2017 has been shit in a lot of ways, but not with regards to music.
I’ve always considered myself rather modest and minimal when it comes to my consumption of music.
True, I have music playing from almost the moment I wake each day until about half an hour after I close my eyes for bed. Every night, I listen in the dark to a sleep mix I’ve created to help lull me off to dreamland.
Tori Amos in concert in Vancouver, July 2014.
How do you choose a favourite song from an artist who’s been recording for over 20 years?
I own every studio release that Tori Amos has produced. I can’t say I love all her albums equally, but as she is my “life soundtrack musician” – the artist whose music has played in the background of most of my life, scoring every major turning point and encoding my memories such – I’ve been able to find something to love about all of them.
Which doesn’t make picking a favourite song any easier.
(Neither does the fact that she’s also recorded at least 100 B-sides/non-album tracks, both original tunes and some amazing covers. And that her sound is constantly evolving, covering everything from pop piano ballads, rock, electronica, gospel, cutesy piano ditties, classical, and even musical theatre.)
From the recent Imagine Dragons concert in Vancouver. I thought this was the moment I’d been waiting for, but the best was yet to come.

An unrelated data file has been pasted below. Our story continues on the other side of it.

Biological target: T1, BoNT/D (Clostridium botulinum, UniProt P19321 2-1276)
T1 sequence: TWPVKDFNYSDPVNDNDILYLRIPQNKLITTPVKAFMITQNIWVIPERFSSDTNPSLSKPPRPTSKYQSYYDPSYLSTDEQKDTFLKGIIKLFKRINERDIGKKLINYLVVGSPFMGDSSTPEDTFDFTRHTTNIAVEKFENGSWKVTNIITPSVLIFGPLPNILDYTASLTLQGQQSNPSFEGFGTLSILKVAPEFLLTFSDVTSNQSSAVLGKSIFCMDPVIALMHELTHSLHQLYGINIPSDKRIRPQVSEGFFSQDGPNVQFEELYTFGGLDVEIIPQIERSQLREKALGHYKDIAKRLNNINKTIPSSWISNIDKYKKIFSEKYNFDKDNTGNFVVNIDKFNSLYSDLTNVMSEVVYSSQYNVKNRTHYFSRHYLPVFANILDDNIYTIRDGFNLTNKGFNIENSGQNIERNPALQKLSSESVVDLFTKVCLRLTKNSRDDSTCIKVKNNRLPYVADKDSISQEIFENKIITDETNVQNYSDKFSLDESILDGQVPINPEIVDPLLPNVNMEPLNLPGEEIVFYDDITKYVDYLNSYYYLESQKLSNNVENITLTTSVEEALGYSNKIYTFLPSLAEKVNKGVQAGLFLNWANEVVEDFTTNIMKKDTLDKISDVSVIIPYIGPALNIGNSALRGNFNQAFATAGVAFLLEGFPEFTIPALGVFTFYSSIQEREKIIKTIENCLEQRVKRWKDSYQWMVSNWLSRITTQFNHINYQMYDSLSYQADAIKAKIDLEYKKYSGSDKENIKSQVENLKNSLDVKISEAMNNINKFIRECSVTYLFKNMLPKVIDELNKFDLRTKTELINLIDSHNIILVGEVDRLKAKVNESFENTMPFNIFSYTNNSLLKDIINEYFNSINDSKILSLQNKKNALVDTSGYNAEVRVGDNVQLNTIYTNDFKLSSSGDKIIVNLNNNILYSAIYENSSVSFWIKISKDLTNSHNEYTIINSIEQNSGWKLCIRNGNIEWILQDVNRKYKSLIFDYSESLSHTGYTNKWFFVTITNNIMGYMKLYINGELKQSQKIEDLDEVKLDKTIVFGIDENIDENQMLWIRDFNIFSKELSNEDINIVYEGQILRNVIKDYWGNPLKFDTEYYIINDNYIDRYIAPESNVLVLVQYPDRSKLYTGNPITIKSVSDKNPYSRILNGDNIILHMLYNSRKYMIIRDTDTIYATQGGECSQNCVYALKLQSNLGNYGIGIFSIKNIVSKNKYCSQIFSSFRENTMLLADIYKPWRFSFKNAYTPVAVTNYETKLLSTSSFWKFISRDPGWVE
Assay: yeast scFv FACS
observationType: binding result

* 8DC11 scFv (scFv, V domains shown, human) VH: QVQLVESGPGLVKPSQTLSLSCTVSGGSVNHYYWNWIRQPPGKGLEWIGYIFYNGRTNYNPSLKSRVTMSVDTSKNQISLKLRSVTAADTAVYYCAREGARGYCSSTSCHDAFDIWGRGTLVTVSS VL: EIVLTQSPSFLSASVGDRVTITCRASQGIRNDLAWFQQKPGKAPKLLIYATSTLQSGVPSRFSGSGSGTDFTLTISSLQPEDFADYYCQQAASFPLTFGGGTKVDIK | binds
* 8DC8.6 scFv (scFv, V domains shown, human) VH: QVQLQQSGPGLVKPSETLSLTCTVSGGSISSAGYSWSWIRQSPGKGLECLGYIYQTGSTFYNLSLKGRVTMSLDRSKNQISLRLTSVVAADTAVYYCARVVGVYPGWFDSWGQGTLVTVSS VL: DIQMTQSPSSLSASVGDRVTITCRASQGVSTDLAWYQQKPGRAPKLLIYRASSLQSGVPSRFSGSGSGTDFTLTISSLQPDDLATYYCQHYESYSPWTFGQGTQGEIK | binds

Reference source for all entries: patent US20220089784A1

I never paid much attention to the Imagine Dragons before the Grammy Awards on January 26.
I was well familiar with their radio-friendly first single, Radioactive, but also knew they were very popular with the kids in the youth programs I work in.
Which right there put me off of them, for surely my musical tastes were more discerning than those of a 12-year-old.
Then the Grammys happened. I don’t own a TV, but followed the progress on Twitter and the official Grammys website. When Radioactive won Best Rock Performance, it made me curious in spite of myself about what the rest of their debut album, Night Visions, sounded like.
In a word: great.
In a few more words, it’s easy to see why they’re so popular, and likewise why their fan base is of such diverse ages.
One of the iconic ads for the first generation of Apple iPods.
I am of the opinion that music makes the world go ‘round.
Whether you like to belt out radio hits in the shower, hum to yourself while concentrating, assemble the coolest party playlists, or sing along at church, I believe that everyone is a music lover in one way or another.
And music truly does seem to motivate the world, right up there with coffee. Every day – particularly on public transit, when I take it – I see people sporting the ubiquitous white (or red or black or what have you) headphones, piping sweet songs and strains into their grey matter.
My own days are no less musical, although, in tending to disfavour headphones, my method of delivery tends to differ.